• Marla Bautista

Education is a Right, Not a Privilege


Education in America is a right. All children living in America have a right to free public school education. Whether they naturally speak English, are gay, or even disabled, they have a right to be educated by the American Public school system. So what about people who happen to be homeless? You may not know this, but even without documentation, a child living in America has the right to obtain an education.


According to the National Law Center on Homelessness and Poverty, students under the age of 18 are allowed to enroll in school without some or all necessary documentation. For youth, a school liaison or social services provider should be there to assists and advocate for students facing homelessness. A youth student being homeless will pose a higher risk of dropping out verses their stable counterpart. However, if they do succeed past high school and continue to college, their housing situation will likely not change. This can be for many reasons. But, the fact of the matter remains the same.

As for adults, there are more than one million adult students in America that identify as homeless (1). Educational goals of homeless community members are often set aside or entirely forgotten due to instability and lack of academic resources. How can we change that? By encouraging and empowering homeless community members to seek higher education. FAFSA is the Federal Student Aid site where any adult can apply for federal grants for school. The application is simple and can be completed in less than 30 minutes. The money awarded can be used for tuition and housing. Unfortunately, it doesn’t cover food and other basic living essentials. Some colleges offer resources for homeless students like food vouchers or pantries. But, more must be done. If we want to eliminate homelessness, we must actively contribute to its alleviation.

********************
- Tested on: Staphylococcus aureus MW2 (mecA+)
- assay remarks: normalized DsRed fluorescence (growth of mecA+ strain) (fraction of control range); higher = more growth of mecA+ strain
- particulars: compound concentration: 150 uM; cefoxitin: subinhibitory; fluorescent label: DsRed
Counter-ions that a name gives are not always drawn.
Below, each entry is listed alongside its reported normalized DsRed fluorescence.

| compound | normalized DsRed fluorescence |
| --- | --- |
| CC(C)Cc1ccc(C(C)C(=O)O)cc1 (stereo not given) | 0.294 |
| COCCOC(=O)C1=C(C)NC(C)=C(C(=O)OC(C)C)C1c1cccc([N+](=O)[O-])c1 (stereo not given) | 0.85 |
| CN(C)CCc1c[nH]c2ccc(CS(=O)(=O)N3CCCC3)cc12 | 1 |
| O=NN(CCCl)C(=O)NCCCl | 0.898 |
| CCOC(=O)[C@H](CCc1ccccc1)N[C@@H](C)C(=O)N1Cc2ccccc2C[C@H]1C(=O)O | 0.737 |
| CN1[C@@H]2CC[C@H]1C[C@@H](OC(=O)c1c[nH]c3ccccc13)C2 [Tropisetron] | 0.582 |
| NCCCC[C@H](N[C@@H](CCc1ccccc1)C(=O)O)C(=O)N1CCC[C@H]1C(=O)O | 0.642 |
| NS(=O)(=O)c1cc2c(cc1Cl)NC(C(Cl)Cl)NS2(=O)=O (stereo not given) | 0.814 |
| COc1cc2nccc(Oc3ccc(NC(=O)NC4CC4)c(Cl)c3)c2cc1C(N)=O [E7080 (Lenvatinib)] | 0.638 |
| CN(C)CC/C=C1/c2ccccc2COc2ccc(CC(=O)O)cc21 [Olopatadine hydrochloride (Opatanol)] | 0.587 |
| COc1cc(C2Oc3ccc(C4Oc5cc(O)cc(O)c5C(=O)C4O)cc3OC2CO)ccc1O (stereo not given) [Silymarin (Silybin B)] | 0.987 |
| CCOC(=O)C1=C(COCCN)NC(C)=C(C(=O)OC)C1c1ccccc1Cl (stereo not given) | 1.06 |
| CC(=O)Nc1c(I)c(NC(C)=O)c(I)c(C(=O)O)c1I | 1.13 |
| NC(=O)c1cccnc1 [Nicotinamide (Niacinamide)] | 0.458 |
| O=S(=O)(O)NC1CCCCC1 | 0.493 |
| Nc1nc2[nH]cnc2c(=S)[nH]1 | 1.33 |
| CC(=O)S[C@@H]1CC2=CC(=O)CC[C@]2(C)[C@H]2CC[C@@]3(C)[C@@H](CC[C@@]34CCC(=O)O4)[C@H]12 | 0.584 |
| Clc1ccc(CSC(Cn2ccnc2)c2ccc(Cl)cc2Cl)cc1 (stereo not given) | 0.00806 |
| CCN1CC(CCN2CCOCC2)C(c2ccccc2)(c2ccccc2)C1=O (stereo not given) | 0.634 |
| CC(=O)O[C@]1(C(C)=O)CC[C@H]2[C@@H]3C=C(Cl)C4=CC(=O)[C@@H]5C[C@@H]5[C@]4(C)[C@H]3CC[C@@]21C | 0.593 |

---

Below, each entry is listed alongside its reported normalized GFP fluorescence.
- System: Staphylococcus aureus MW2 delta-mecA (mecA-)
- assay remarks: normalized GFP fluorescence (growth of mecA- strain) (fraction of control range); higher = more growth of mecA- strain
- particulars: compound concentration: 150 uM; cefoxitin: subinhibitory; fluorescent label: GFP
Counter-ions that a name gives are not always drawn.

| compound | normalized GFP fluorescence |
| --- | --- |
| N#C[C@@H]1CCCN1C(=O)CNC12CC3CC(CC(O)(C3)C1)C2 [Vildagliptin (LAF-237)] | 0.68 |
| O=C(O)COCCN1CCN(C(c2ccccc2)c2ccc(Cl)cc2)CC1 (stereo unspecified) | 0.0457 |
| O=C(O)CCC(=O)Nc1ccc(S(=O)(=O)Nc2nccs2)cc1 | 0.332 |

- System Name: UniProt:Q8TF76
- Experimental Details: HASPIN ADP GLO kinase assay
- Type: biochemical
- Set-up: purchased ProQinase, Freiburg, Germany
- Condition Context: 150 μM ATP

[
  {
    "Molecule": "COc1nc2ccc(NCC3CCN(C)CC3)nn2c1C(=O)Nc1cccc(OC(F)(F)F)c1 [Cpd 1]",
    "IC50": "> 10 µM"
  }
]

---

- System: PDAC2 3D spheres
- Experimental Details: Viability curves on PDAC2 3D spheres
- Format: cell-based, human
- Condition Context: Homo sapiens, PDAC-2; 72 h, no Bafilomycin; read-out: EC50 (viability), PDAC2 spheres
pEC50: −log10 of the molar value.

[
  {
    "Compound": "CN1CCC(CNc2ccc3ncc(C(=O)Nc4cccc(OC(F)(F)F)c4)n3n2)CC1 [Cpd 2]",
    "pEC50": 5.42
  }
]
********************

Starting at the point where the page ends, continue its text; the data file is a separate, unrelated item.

Here’s how you can help a homeless student succeed.


  • Assist them in enrolling and registering for college by helping them prepare the necessary documentation, obtain recommendation letters, and complete all requirements for entrance.

  • Help them focus on their studies. Food insecurities, lack of basic living essentials, and instability are a significant distraction and has proven detrimental for students from any background.

  • Take the course, Supporting College Transition for Homeless Youth. Here you’ll learn how to support the higher education of our homeless community members.


Lastly, we must treat others as we’d like to be treated. Having an opportunity to achieve our life’s goals is something we all want. Homelessness doesn’t change that. Let’s help others so that they may help others.


Opinion: 1.3 million students are homeless. Here’s how we can help them

 

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